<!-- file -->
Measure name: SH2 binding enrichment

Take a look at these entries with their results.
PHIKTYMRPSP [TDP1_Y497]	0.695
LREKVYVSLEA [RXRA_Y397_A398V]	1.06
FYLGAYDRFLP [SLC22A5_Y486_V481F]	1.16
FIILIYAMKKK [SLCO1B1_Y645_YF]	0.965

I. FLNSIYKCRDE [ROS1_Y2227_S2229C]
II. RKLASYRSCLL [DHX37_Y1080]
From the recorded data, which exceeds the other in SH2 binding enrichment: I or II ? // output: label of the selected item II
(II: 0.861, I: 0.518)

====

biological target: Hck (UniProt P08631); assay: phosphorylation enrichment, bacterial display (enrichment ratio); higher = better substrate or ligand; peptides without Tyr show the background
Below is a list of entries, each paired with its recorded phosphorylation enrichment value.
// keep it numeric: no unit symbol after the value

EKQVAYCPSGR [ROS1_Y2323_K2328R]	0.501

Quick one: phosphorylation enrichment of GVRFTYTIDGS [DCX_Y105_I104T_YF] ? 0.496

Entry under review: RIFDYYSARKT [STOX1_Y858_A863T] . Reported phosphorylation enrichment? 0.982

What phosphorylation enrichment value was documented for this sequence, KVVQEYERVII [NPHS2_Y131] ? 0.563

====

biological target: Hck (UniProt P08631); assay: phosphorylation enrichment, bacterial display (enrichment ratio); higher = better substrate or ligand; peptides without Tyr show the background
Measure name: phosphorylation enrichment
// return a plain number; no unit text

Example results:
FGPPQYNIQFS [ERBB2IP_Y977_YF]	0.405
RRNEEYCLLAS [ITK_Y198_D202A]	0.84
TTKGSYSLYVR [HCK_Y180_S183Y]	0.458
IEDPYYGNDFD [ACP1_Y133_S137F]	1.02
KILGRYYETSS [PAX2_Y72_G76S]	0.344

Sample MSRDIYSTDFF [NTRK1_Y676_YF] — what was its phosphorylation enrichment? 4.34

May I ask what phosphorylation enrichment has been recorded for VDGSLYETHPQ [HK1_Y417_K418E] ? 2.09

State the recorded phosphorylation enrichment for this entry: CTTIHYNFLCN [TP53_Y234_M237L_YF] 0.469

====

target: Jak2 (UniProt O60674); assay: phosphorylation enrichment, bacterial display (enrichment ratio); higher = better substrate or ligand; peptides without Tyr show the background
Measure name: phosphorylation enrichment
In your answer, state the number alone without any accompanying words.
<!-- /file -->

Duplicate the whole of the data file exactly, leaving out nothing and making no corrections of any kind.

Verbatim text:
Measure name: SH2 binding enrichment

Take a look at these entries with their results.
PHIKTYMRPSP [TDP1_Y497]	0.695
LREKVYVSLEA [RXRA_Y397_A398V]	1.06
FYLGAYDRFLP [SLC22A5_Y486_V481F]	1.16
FIILIYAMKKK [SLCO1B1_Y645_YF]	0.965

I. FLNSIYKCRDE [ROS1_Y2227_S2229C]
II. RKLASYRSCLL [DHX37_Y1080]
From the recorded data, which exceeds the other in SH2 binding enrichment: I or II ? // output: label of the selected item II
(II: 0.861, I: 0.518)

====

biological target: Hck (UniProt P08631); assay: phosphorylation enrichment, bacterial display (enrichment ratio); higher = better substrate or ligand; peptides without Tyr show the background
Below is a list of entries, each paired with its recorded phosphorylation enrichment value.
// keep it numeric: no unit symbol after the value

EKQVAYCPSGR [ROS1_Y2323_K2328R]	0.501

Quick one: phosphorylation enrichment of GVRFTYTIDGS [DCX_Y105_I104T_YF] ? 0.496

Entry under review: RIFDYYSARKT [STOX1_Y858_A863T] . Reported phosphorylation enrichment? 0.982

What phosphorylation enrichment value was documented for this sequence, KVVQEYERVII [NPHS2_Y131] ? 0.563

====

biological target: Hck (UniProt P08631); assay: phosphorylation enrichment, bacterial display (enrichment ratio); higher = better substrate or ligand; peptides without Tyr show the background
Measure name: phosphorylation enrichment
// return a plain number; no unit text

Example results:
FGPPQYNIQFS [ERBB2IP_Y977_YF]	0.405
RRNEEYCLLAS [ITK_Y198_D202A]	0.84
TTKGSYSLYVR [HCK_Y180_S183Y]	0.458
IEDPYYGNDFD [ACP1_Y133_S137F]	1.02
KILGRYYETSS [PAX2_Y72_G76S]	0.344

Sample MSRDIYSTDFF [NTRK1_Y676_YF] — what was its phosphorylation enrichment? 4.34

May I ask what phosphorylation enrichment has been recorded for VDGSLYETHPQ [HK1_Y417_K418E] ? 2.09

State the recorded phosphorylation enrichment for this entry: CTTIHYNFLCN [TP53_Y234_M237L_YF] 0.469

====

target: Jak2 (UniProt O60674); assay: phosphorylation enrichment, bacterial display (enrichment ratio); higher = better substrate or ligand; peptides without Tyr show the background
Measure name: phosphorylation enrichment
In your answer, state the number alone without any accompanying words.